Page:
“It’s so huge,” Niels whispered as they followed their guide along a long pathway bordered by shrubbery with glossy green leaves as big as Laurens head and delicate pink and gold flowers the size of Laruen’s thumb. “I didn’t expect the library to be so big.”

“I know,” Laurens agreed. “How could this fly?”

They exchanged a long look, Niels’ expression skeptical. Laurens probably looked confused. He normally did. But that was justified. The Eternal Library was supposed to have existed for over twelve thousand years. The Librarian was supposed to be even older. The information they’d been sent as they approached the solar system, colony ship limping and stuttering as it tried to slow down so that it wouldn’t overshoot the system entirely, said that the Librarian had walked on Old Earth.

Born there. Grew up there. Created the first Eternal Library and taken it to the stars. How a single person could possibly live that long, do that much, didn’t make sense. The Librarian would have to be a huge figure, larger than life, as white and fragile as spun zero-g glass.

“There he is,” their guide said, smiling and nodded over his shoulder at them. “Busy as always. He never does seem to slow down.”

There were four people working companionably together to plant what looked like flowers. Little ones, just barely more than shoots coming up out of their tiny pots. Laurens stared at the plants and then frowned because none of the people working at the planting seemed to be what he’d imagined as the Librarian.

One was a woman, slim and obviously young, her dark hair lying in thick curls over her shoulders. Next to her was a burly man a good head taller with arms that were as thick as Laurens’ thighs. That one was odd because his shirt seemed too tight over his chest, as if there was something stuffed inside. Twins boys, neither more than five or six years old, giggled as they patted the earth around the shoot they’d just planted.

“Sir!” their guide called. “Our guests arrived early.”

The man looked up and then smiled so brightly that Laurens felt as though the air warmed up to something approaching normal for their ship. Niels’ breath caught so he seemed to feel it too. As they stared and their guide chuckled under his breath, the man patted the woman’s shoulder and then stood.

Which revealed a woman’s wide hips, narrow waist and thighs that made Laurens stare with awe. Thick and strong, as muscular as the arms; this couldn’t be the librarian. Unless the Librarian wasn’t actually human?

“Welcome,” the Librarian said as he strode over. He was taller, too, a full head taller than either Laurens or Niels, so it felt as though a wall had suddenly stood up and walked over to them. “I’m so glad you’re here. We have so many questions for you!”

“This is the Librarian?” Laurens asked and then winced, clutched his brand new access pad to his chest.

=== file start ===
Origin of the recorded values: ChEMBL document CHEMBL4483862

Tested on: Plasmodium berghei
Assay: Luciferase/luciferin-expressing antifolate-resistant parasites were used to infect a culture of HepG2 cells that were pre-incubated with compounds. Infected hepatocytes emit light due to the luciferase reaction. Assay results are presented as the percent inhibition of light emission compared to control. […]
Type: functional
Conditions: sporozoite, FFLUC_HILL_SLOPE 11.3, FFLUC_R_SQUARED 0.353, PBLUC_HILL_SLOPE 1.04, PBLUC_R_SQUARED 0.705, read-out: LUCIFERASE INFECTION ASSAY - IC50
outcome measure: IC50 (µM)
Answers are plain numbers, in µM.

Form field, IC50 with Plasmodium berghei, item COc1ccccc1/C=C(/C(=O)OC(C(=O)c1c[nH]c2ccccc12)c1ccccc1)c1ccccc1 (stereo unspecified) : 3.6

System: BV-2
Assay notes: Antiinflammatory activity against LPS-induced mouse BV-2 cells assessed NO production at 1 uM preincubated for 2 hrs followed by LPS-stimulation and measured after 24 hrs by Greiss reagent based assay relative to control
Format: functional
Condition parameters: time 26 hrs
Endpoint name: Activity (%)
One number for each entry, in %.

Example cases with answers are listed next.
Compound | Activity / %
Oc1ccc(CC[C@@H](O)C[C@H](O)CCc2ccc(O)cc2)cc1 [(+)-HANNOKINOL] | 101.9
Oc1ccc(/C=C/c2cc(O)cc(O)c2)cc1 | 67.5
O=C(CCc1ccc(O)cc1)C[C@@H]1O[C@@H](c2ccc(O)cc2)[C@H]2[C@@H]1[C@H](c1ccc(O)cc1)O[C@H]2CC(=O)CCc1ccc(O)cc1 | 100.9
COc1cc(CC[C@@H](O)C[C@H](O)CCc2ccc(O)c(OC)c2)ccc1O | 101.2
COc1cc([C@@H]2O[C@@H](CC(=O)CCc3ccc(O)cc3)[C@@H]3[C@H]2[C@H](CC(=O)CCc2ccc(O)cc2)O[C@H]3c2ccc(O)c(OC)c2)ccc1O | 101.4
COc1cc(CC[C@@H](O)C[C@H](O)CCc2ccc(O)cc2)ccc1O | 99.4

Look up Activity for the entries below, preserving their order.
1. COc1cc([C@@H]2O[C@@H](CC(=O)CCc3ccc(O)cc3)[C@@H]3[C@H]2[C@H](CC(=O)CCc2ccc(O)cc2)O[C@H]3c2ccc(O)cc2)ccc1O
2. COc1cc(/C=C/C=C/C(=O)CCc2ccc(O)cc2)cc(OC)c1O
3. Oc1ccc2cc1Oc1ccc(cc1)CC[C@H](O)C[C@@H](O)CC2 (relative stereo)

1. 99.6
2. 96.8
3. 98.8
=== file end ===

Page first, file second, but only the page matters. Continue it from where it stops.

“That’s me, Brencis,” the Librarian laughed. He patted their guide on the shoulder and gestured for Laurens and Niels to follow him. “Every time we make contact with another group of humanity they respond the same way. Let me guess. You were expecting some fragile old man with skin like paper and a long white beard?”

Brencis, the Librarian, led them out of the garden by a different path that included a long flight of stairs made of fine white stone shot through with black veins. The stairs led up into a tall building with fluted columns that rose four times the Librarian’s height over their heads. Its roof was huge, flat and decorated with more intricately carved flutes and curves, flowers and scrolls.

Their footsteps echoed in the huge interior space. Brencis didn’t seem to mind it but Laurens immediately tried to walk more quietly, to set his heels down as gently as possible. Niels stumbled every couple of steps as he tried the same thing. When Brencis looked at Laurens with one bushy eyebrow raised, Laurens winced and mentally reviewed the conversation.

Oh yes. Question.

“Ah, yes,” Laurens admitted and bowed an apology at Brencis. “I do apologize.”

“Oh, no, that’s fine. We tend to steal people’s breath away here, much less their wits when they first arrive,” Brencis replied with a graceful wave of his hand that made his biceps flex dramatically. “Your mental image is better than the ones who assume that I’m some ennui driven wastrel who lives for nothing but stealing people’s books. That’s just annoying, that. I’m surprised that your ship sent people so quickly. There are so many repairs to be done that I wouldn’t have thought you could be spared.”

“We… hoped… to get some education on how to better fix our ship,” Niels said, his face far too grim for the carefully crafted lie they’d been given.

“Hmm, all right,” Brencis said with a nod and a tiny smile that wrinkled the skin around his eyes until it looked like the corrugated insulation inside a cabin’s walls. “Did you want full digital copies of the library or just the sections on ship design, maintenance and repair?”

Laurens stopped in his tracks, staring at Brencis. He couldn’t have just offered to give them the entire Library. Could he? When he turned to Niels, Niels was so pale that he looked like the bare sketch of a man, just a few dashes of watered down paint against a white canvas.

“Excuse me?” Laurens asked. “The full Library.”

“Of course,” Brencis said, grinning at them both. He’d set his fists on his too-wide hips, elbows out, so that he seemed wider than the whole building. “We’ll give it to you of course. There is a price but not one you can’t pay.”

“How much?” Laurens asked.